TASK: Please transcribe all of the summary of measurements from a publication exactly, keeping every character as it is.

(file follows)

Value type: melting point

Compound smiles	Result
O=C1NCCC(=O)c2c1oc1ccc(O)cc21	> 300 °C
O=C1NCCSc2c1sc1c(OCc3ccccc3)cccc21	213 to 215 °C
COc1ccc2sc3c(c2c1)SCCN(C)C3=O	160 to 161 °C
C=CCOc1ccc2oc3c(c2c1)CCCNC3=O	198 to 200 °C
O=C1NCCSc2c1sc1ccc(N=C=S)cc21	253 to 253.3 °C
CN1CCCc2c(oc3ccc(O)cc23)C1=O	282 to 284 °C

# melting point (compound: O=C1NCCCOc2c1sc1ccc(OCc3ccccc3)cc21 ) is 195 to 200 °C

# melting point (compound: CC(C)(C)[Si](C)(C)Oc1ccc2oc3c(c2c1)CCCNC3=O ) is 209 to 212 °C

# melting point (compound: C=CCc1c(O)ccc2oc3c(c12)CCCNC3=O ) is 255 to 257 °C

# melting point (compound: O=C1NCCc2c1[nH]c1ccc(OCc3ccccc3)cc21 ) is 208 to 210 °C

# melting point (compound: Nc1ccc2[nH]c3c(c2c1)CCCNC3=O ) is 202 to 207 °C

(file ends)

Value type: melting point

Compound smiles	Result
O=C1NCCC(=O)c2c1oc1ccc(O)cc21	> 300 °C
O=C1NCCSc2c1sc1c(OCc3ccccc3)cccc21	213 to 215 °C
COc1ccc2sc3c(c2c1)SCCN(C)C3=O	160 to 161 °C
C=CCOc1ccc2oc3c(c2c1)CCCNC3=O	198 to 200 °C
O=C1NCCSc2c1sc1ccc(N=C=S)cc21	253 to 253.3 °C
CN1CCCc2c(oc3ccc(O)cc23)C1=O	282 to 284 °C

# melting point (compound: O=C1NCCCOc2c1sc1ccc(OCc3ccccc3)cc21 ) is 195 to 200 °C

# melting point (compound: CC(C)(C)[Si](C)(C)Oc1ccc2oc3c(c2c1)CCCNC3=O ) is 209 to 212 °C

# melting point (compound: C=CCc1c(O)ccc2oc3c(c12)CCCNC3=O ) is 255 to 257 °C

# melting point (compound: O=C1NCCc2c1[nH]c1ccc(OCc3ccccc3)cc21 ) is 208 to 210 °C

# melting point (compound: Nc1ccc2[nH]c3c(c2c1)CCCNC3=O ) is 202 to 207 °C